A new record was set for running a mile in Antarctica. It took place on Union Glacier, which is located in the Ellsworth Mountains to the southwest of the Antarctic Peninsula in a region known as Marie Byrd Land. This feat was accomplished by Paul Robinson, a 26-year-old runner from Kilcock, Ireland. On 25 November 2017, Robinson ran the mile in 4 minutes and 17.9 seconds. On that day, the temperature was -13 degrees Fahrenheit.
In an interview, Robinson described his surroundings by saying “you just cannot get warm.” For his race, he wore only a single pair of running tights, one body warmer, a racing vest and a pair of socks inside his racing shoes with spikes.
Under normal conditions, Robinson can do a mile under 4 minutes. When asked whether he was satisfied with his time in the glacier race, Robinson recounted, “The snow wasn’t deep, but it was energy-sapping, like running on sand. Your foot is going two or three inches into the snow on every step.” And at the end of the race, “your lungs feel like they’re going to explode. But I gave it my best effort, and I’m proud of getting anywhere close to four minutes, especially as I was slipping and sliding and even thought I was going to fall over at one stage,” he added.
Paul Robinson after historic Antarctica Mile . pic.twitter.com/pQovlwyRAy
— Richard Donovan (@RichardDonovan7) November 27, 2017
Robinson’s record breaking attempt was suggested and planned by Richard Donovan, who emailed him just three weeks before the race. Donovan is the organizer of some of the world’s most unusual marathons including the Antarctic Ice Marathon and promotes extreme sports in Antarctica such as cross-country skiing.
The Antarctic Ice Marathon is the only official marathon held inside the Antarctic Circle on Union Glacier, making it the southernmost marathon in the world. For €15,000, adventure marathoners and ultra-athletes travel to Antarctica to run in the most extreme of environments. Held in the second week of December every year, which is the height of the summer season in the southern hemisphere, the marathon has been in action since 2005, drawing about 10 participants. The event has since grown in popularity, attracting around 45 participants in the 26.2 miles category. A separate 100 km event held in January 2017 attracted 10 athletes, out of which 2 were from sub-tropical climates such as Hong Kong.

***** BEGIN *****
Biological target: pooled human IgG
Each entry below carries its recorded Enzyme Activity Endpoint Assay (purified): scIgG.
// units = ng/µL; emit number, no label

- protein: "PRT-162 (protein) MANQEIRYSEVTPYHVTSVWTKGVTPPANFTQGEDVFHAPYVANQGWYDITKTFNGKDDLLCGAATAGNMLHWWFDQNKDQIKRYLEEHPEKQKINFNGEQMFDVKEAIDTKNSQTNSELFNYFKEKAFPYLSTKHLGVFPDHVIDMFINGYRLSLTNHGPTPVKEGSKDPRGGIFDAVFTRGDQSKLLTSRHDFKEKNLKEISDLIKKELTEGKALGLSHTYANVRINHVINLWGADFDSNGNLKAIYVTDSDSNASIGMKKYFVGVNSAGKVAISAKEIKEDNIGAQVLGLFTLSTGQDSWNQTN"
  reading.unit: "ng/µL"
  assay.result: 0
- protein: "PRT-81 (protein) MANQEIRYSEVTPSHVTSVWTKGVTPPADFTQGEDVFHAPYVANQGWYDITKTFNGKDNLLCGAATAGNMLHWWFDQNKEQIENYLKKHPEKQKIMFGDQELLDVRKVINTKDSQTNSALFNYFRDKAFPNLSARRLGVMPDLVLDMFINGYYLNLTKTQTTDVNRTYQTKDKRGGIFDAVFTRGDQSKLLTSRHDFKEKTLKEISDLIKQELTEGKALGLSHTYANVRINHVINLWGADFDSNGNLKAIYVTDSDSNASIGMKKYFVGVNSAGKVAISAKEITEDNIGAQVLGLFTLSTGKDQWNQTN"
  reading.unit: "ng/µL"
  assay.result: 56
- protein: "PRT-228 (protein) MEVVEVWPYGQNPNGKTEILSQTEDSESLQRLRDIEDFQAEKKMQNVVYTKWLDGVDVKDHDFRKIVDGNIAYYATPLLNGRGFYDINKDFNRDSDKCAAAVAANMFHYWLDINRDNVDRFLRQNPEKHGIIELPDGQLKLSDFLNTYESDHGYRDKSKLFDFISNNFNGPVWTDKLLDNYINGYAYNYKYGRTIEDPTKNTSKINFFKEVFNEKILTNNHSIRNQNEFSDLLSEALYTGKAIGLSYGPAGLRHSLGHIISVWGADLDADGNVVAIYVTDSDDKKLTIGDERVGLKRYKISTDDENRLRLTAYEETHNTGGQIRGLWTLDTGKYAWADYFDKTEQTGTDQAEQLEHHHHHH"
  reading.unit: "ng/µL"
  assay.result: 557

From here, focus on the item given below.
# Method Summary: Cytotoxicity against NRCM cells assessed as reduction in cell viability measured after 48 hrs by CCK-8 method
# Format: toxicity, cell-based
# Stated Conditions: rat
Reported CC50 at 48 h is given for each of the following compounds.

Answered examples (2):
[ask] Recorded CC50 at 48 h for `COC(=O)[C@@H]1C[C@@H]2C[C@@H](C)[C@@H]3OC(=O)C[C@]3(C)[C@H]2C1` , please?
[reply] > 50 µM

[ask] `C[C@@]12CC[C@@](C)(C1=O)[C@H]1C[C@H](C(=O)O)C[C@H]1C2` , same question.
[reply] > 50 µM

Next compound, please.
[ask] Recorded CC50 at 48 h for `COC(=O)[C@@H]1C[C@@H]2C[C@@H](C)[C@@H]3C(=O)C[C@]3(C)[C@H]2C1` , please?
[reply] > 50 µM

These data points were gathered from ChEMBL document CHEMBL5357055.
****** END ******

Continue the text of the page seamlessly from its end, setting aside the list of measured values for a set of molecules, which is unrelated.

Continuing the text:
GlacierHub spoke with avid runner Clara Lim from the University College London’s Running, Athletics and Cross-Country Club (UCL RAX) about Robinson’s feat. “I definitely can’t imagine running in Antarctica under such freezing conditions although I have more or less adapted to running in London. The British and probably Irish winter can never beat the Antarctic chills,” Lim told GlacierHub. Throughout her three years in the running club, she has participated in numerous marathons ranging from temperate European climates to tropical Singaporean weather. “At first when I moved to London from Singapore, I had to adapt to the chillier weather when going for my runs. I did feel that running in the cold is more energy consuming,” she added.
Unlike Lim, Robinson described that he “didn’t feel like the cold was having much of an impact on the run. But, then again, I was wearing extra layers I wouldn’t be wearing on a track or in a warm climate.” Nonetheless, when asked whether he would be returning to Antarctica anytime soon for another run, his response echoed Lim’s in a straight “nah.”